I have some doubts about the after photograph. I can clearly see a line going up into the sky in front of that roller furler. It obviously attaches somewhere, and the photograph is not showing the entire picture.

    This said, we must now interrupt that is going on with that sail in the second photograph. Unquestionably it is odd. It reminds me of a windsurfer and how a windsurfer uses something we also call a wishbone to spread the sail apart. A windsurfer holds onto the wishbone when sailing. Wishbones are also used on other sail boats to hold the sail away from the mast.

    Unfortunately we have been calling this mast design wishbone too. Perhaps to prevent confusion we should only refer to this type of mast as a-frame.

    Back to the sail. It looks to me like a kite. A good old Charlie Brown get stuck in the tree kite. The innovation is that it looks like he just can unfurl it from that roller furler and and away he goes. Well, how fast he goes and how he controls this sail is beyond me. Sorry.

    Regarding my own rig. I think I will be going with a carbon fiber mast from DK Yachting of Melaka Malaysia. However, it will take a few months to build and install. Except for the sand flies, Miri Malaysia is a good place to be based. Its nice to simply walk off my boat and down the road to a five star hotel and the local shops. At Ao Chalong it was always a trek.

    Regarding the question whether my sail is better described as being lateen or lanteen, does it really matter? In all the links I see about lanteen and lateen the foot doesn't have a spar. It is a vital part of my sail which why I prefer crab claw.

    Philip Maise

    Phil
     
  8. brian eiland
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    brian eiland Senior Member

    Speaking of Lee Shore Mishaps

    The headline-grabber for the week was undoubtedly the Phuket King's Cup, which ended last Saturday with no less than 12 boats on the beach at Kata after a wild night of westerly wind and swell coming straight in from the Adaman Sea. And this after a King's Cup that is more likely to be remembered for indifferent weather than anything else (except the beachings).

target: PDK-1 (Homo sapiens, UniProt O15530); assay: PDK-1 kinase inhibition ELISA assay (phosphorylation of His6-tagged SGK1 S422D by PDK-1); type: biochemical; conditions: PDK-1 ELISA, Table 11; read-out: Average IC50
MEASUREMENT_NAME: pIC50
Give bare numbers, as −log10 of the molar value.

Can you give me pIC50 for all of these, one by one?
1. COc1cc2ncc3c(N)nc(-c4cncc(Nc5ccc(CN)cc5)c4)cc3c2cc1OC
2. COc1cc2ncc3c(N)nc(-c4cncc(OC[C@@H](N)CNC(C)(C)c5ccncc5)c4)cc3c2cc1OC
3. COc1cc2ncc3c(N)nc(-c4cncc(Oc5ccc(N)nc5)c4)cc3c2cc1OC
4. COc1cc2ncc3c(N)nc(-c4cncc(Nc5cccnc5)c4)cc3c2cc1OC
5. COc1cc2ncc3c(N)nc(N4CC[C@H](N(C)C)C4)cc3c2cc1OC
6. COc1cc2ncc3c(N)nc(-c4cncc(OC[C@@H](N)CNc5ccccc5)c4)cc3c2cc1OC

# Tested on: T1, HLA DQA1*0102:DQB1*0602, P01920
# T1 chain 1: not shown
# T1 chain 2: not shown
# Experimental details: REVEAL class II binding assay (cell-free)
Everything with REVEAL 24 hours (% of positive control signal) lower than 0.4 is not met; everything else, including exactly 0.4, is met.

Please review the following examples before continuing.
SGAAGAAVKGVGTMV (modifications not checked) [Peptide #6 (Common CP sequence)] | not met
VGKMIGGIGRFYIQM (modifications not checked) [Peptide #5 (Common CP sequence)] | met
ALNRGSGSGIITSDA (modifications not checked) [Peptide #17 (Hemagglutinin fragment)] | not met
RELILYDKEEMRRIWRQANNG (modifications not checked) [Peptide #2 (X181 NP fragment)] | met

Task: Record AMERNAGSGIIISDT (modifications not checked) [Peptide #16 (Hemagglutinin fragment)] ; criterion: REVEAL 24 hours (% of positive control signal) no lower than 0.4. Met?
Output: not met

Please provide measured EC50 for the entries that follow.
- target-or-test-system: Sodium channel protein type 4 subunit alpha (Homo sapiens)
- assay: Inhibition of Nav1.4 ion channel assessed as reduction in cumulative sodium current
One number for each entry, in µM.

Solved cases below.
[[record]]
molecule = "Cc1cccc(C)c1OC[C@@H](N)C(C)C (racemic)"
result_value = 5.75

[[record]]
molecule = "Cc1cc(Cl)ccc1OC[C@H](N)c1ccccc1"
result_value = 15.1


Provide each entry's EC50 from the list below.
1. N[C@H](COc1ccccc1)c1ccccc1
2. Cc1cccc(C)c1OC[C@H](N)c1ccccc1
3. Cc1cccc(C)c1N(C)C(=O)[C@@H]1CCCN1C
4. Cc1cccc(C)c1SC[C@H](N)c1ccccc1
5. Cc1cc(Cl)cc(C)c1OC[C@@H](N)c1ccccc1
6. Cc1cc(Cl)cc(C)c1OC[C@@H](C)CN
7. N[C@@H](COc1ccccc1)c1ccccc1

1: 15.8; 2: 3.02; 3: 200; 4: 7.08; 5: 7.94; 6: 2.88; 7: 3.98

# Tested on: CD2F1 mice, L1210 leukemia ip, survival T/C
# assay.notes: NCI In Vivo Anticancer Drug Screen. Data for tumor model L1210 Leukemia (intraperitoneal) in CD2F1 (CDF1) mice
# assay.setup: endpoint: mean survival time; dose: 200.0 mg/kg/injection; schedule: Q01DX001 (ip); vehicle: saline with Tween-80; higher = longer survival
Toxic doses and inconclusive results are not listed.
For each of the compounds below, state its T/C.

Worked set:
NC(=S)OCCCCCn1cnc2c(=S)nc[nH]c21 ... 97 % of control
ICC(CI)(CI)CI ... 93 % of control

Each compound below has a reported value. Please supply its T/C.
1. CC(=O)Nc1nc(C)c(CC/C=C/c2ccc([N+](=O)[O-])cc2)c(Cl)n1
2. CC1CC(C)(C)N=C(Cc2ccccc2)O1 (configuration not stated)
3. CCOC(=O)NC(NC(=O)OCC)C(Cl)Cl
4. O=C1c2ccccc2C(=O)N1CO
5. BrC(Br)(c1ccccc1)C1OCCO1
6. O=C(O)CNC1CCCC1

12 grounded boats is quite a big deal, really. The multihulls just got carried up the beach beyond the high water mark to wait for more clement conditions and a re-launching, but the monohulls suffered a lot more. Judging by what we saw, there will likely be some write-offs – what the insurers call TCL, or Total Constructive Loss.

    http://www.sail-world.com/Newsletter_show.cfm?nid=460575

    Sounds like the multihulls faired very well
     
  9. CT 249
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    CT 249 Senior Member

    Reports say 12 boats grounded. Of them, five were multis. So if we want to try to learn things from this unfortunate event, we could note that 26% of the multis entered in the event hit the beach while just 9% of the monos hit the beach. In this case, there was a nice beach to leeward, but that's not always the case.

    In Phuket, there was a beach of convenient size. In the recent Airlie Beach (Australia) cyclone, the shallow draft of the multis allowed a couple to float over the beach and into the seawall, where at least one suffered severe damage. Monos that went aground beside them may well have done better (or so it appears from the pics) because they stayed on the sand below the seawall.

    http://forums.sailinganarchy.com/index.php?showtopic=105907&st=75

    Different situations suit different boats. There are too many variables in such a situation to draw much of a lesson, surely.
     
  10. pbmaise
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    pbmaise Senior Member

    There is zero excuse for a single boat to have gone ashore in this bay. The bay is huge, it is shallow as far as 1 mile out and has all the room in the world to house this many boats safely. I know I've been there.

    I own a multi-hull that is perhaps bigger then all the ones that drifted ashore. At 65ft long and 40ft wide I follow basic safety practices like:

    1. Never leaving the boat without someone aboard who knows how to start engine, pickup anchor, and motor to safety.

    2. Always having an anchor alarm on to alert us to movement, and sleeping beside said alarm at night.